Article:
If you had asked SME owners in October 2019 what the challenges to their supply chains were likely to be going into 2020, I suspect very few of them would have considered a global pandemic originating from the other side of the world.
Covid-19 has disrupted global supply chains in a hitherto unprecedented fashion. It has compounded the many concerns of UK businesses who use off-shore manufacture following Brexit and the US/China Trade war. Every business who uses overseas manufacture should now be reviewing their purchasing strategies and supply chain risk assessments.
‘Offshoring’ is the practice of outsourcing a service to a company overseas. ‘Reshoring’ is the reverse of this, bringing the manufacture of a product back from overseas to a UK sub-contractor.
Although the popular perception for several years has been that the most cost-effective option for electronics manufacture is to outsource to China, we are beginning to see an increasing number of companies re-shoring their manufacture in whole or in part, to the UK. According to a 2017 report by the university of Warwick, in the 9 years from 2008, of the companies who carried out off-shoring activity, 65% directly or indirectly re-shored versus 40% who offshored. This was prior to the disruption of Covid-19.
Is Re-shoring the right option for your company and what factors should be considered?
Let’s be honest, on a price per unit base, you are very unlikely to find a UK manufacturer who will better the price provided by a Chinese sub-con. However, the up-front price of an item is far from the true cost when all factors such as shipping, lead-times, reliability, service and client satisfaction have been factored in. As the old saying goes…..you get what you pay for.
Everybody in the Electronics Manufacture and Assembly sector has heard umpteen horror stories of poor-quality assemblies or components sourced overseas. Just last week I received an enquiry from a gentleman whose supplier had moved their manufacturing to the Far East, and although this has allowed them to lower the cost, he has been plagued with failures since.
Poor quality product from overseas raises the problems of rectifying the issues and receiving replacements, receiving satisfying assurances that the same or similar issues will not arise on the replacements, and the likely significant delay in meeting your own client’s deadlines.
Domestic B2B delivery services are well-oiled machines with next or even same-day delivery nearly always being an available option. I’ve even driven halfway across the country myself to deliver a part-batch drop of an assembly to a client who found themselves in an unexpected urgent need of it. When your product is being assembled on the other side of the globe this is obviously not an option. The delivery and lead-times can be weeks or even months for a product that only takes a few days to manufacture. Added to this there is the risk of a Customs hold up which can add further days of delay and potentially significant extra costs.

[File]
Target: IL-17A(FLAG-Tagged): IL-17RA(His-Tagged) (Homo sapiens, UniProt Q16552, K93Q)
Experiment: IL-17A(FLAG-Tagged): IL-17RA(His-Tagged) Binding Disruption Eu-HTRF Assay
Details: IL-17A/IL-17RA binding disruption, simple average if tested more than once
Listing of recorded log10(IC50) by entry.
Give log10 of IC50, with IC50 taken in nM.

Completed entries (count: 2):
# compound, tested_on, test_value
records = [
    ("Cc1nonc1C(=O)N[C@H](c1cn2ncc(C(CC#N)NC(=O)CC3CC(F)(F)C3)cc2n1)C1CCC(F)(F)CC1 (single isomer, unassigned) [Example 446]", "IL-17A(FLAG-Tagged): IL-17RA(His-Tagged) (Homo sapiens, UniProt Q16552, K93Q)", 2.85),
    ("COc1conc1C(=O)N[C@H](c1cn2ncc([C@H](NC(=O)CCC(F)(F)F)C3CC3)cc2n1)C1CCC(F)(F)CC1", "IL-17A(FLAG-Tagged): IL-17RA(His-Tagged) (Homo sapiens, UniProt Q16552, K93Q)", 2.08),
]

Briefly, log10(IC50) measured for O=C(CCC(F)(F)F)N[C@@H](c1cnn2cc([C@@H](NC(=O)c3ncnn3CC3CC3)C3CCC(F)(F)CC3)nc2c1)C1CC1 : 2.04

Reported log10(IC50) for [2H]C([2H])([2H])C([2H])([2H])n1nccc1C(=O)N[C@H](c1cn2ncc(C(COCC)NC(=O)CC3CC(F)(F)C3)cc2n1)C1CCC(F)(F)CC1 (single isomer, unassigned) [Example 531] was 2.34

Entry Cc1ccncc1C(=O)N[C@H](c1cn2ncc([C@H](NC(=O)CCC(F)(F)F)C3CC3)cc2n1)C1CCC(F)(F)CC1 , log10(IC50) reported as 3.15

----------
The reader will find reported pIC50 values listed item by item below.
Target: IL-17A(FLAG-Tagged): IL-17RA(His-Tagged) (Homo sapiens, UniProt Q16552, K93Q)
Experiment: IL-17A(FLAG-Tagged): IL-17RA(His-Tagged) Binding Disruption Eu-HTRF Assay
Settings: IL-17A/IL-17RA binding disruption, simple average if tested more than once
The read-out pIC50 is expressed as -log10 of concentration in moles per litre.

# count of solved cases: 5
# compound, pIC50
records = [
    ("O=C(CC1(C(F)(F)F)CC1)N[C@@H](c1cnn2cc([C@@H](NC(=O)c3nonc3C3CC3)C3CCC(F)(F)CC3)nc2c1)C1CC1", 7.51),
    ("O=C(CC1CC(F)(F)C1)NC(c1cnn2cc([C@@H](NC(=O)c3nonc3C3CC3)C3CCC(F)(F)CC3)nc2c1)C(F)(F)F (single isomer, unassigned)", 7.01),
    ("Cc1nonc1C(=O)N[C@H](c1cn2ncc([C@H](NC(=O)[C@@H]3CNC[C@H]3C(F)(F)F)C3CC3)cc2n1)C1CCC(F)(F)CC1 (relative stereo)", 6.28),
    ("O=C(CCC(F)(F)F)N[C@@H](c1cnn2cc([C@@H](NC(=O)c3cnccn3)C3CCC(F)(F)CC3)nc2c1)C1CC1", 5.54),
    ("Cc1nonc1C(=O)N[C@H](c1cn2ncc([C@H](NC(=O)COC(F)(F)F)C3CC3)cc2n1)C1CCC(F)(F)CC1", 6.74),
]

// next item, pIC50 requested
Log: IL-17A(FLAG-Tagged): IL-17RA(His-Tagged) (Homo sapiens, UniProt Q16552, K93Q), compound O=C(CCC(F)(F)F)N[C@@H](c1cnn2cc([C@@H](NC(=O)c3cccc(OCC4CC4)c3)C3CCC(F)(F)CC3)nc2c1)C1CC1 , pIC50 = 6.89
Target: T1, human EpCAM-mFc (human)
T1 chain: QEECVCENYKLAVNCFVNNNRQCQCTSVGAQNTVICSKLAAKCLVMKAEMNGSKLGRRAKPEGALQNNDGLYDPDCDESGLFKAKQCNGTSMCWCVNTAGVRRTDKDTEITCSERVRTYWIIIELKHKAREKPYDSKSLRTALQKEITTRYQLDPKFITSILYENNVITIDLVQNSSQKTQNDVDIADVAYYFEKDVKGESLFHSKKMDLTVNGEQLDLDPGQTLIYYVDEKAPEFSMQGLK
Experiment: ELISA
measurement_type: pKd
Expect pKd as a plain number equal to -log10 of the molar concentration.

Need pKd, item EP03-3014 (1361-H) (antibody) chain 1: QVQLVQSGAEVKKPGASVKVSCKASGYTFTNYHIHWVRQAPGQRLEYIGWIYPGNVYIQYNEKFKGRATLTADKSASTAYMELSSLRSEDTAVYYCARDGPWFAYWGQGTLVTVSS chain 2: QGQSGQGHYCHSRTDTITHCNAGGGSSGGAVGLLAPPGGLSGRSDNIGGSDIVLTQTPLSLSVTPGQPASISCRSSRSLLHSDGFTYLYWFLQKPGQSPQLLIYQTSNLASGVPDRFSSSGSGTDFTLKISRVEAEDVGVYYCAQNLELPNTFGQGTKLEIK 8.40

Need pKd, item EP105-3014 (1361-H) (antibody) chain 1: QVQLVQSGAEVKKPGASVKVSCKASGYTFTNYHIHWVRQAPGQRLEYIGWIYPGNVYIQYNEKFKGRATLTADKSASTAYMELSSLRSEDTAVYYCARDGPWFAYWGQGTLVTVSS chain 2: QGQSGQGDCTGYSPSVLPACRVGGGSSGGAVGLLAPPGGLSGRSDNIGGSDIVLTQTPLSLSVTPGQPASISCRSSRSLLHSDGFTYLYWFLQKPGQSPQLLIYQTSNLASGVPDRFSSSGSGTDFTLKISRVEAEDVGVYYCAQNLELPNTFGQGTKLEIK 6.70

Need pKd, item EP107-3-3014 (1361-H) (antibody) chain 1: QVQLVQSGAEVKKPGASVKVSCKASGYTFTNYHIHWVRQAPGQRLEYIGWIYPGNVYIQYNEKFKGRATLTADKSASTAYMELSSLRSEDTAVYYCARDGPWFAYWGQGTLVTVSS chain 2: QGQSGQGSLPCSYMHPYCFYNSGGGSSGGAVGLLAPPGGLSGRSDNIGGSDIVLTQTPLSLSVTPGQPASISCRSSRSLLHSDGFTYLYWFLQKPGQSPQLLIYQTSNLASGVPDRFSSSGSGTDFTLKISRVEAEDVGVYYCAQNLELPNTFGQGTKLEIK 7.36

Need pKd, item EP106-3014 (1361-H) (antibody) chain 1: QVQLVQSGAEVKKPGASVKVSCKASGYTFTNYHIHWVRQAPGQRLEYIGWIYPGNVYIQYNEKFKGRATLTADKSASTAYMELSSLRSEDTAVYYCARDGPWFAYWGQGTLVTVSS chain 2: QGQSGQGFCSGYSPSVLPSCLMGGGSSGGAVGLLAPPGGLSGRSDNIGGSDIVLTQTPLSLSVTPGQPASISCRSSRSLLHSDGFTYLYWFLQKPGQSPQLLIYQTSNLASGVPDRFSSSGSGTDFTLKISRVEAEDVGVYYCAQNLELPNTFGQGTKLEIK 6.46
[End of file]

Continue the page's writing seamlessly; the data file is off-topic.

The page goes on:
The safely of your product should also be considered. Every minute your product is in transit is a minute it is at risk of being damaged, especially in air freight. Should it get damaged then we’re back to the logistical issues above. Whilst most companies have insurance to cover losses in transit, and the expensive couriers will provide better protection and service, these both add extra costs to the overall price.
Cooperation and Flexibility
Most of the Chinese assembly houses work almost exclusively on a build-to-print basis with high minimum order quantities. Combined with the cheap cost of labour this is how they can offer such competitive prices.
There are doubtless many products and situations where this is a perfect fit, however at the front end of product development and prototyping / pre-production / initial production run stages, there is a good chance that small volumes are required and that the design may be relatively fluid. Using a UK manufacturer facilitates a much more partnered approach with in-person design / production reviews, factory visits, speedier QA and a more partnered approach is possible. At 4e one of the things we pride ourselves upon is the ability to be flexible and work alongside our clients, adapting our proposals as their briefs change and develop.
Often the reshoring of a product’s manufacture is also the ideal time to review it for improvements, obsolescence risks, or updating and we’re always happy to apply our considerable electronic design engineering experience and make suggestions for updates or improvements should we see them.
We have continued to operate throughout Covid-19, maintaining regular contact with clients and uphold a strong and reliable supply chain as we navigate through the Covid pandemic.
To find out more about the services 4e Technology offer check out our website here.
Business Development Manager